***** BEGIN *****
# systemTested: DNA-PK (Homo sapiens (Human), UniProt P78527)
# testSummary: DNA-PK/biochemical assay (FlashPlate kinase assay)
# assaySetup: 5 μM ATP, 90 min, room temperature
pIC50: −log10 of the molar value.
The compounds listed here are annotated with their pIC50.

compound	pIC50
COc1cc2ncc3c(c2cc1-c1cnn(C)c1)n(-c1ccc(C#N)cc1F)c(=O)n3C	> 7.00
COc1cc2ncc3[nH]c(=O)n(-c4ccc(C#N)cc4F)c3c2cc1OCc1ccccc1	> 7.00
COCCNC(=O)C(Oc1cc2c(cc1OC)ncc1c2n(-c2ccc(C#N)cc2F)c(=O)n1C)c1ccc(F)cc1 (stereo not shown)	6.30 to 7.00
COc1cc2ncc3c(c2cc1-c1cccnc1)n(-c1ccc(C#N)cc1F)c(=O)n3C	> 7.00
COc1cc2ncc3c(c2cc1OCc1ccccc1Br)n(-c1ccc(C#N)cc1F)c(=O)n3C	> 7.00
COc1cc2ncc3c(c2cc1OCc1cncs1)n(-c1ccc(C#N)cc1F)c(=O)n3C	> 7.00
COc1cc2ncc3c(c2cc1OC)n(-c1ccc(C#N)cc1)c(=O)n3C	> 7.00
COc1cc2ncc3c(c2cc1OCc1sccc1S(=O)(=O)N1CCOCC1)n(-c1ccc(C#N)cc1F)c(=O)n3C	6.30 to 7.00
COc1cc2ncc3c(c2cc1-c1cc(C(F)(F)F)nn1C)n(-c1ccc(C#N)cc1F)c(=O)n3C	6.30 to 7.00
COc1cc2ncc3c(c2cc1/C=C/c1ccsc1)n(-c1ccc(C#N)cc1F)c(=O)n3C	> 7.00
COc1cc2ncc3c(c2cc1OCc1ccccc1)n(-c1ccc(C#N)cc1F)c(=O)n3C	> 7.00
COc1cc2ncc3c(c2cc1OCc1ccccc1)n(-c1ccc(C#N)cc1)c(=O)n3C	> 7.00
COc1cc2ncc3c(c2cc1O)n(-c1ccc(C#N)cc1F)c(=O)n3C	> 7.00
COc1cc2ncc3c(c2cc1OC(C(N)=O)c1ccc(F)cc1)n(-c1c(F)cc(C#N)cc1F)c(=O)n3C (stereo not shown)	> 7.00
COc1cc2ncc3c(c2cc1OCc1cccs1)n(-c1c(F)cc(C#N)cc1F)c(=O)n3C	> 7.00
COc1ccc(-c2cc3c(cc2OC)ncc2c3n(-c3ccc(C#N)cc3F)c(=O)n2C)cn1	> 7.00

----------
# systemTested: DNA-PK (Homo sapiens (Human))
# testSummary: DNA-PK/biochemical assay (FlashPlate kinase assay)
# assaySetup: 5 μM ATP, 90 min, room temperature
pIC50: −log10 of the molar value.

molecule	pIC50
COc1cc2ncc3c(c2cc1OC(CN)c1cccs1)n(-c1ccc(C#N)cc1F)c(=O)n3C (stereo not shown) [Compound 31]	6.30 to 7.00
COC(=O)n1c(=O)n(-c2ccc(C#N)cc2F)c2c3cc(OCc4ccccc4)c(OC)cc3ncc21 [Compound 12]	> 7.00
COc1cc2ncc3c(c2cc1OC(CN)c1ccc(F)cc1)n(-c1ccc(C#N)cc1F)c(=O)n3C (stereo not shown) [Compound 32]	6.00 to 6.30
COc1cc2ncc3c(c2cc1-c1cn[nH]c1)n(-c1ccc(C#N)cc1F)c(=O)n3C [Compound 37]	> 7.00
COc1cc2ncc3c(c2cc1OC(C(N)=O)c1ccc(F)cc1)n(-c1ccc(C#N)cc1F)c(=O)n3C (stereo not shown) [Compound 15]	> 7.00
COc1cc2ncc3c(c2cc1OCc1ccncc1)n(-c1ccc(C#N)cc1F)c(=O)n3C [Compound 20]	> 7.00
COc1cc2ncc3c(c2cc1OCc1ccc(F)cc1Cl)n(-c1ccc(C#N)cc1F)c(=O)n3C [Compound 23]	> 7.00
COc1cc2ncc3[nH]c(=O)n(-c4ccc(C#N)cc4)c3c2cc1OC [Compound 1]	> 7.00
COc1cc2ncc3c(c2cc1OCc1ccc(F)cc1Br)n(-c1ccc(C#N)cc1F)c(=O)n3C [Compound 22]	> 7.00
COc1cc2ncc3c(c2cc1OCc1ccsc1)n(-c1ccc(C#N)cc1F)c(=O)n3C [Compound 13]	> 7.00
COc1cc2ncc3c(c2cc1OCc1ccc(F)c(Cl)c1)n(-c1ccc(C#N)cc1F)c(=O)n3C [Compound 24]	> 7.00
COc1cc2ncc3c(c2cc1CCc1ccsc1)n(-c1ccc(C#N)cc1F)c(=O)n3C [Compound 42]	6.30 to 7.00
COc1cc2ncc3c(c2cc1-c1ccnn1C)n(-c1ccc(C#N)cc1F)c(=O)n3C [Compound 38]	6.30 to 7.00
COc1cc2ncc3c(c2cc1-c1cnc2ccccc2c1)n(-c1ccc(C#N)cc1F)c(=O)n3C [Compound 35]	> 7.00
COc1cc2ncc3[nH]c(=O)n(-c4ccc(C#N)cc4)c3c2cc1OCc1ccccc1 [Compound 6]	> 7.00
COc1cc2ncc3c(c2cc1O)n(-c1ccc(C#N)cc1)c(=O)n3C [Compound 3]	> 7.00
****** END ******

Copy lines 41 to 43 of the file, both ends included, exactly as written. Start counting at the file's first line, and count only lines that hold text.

COc1cc2ncc3c(c2cc1-c1ccnn1C)n(-c1ccc(C#N)cc1F)c(=O)n3C [Compound 38]	6.30 to 7.00
COc1cc2ncc3c(c2cc1-c1cnc2ccccc2c1)n(-c1ccc(C#N)cc1F)c(=O)n3C [Compound 35]	> 7.00
COc1cc2ncc3[nH]c(=O)n(-c4ccc(C#N)cc4)c3c2cc1OCc1ccccc1 [Compound 6]	> 7.00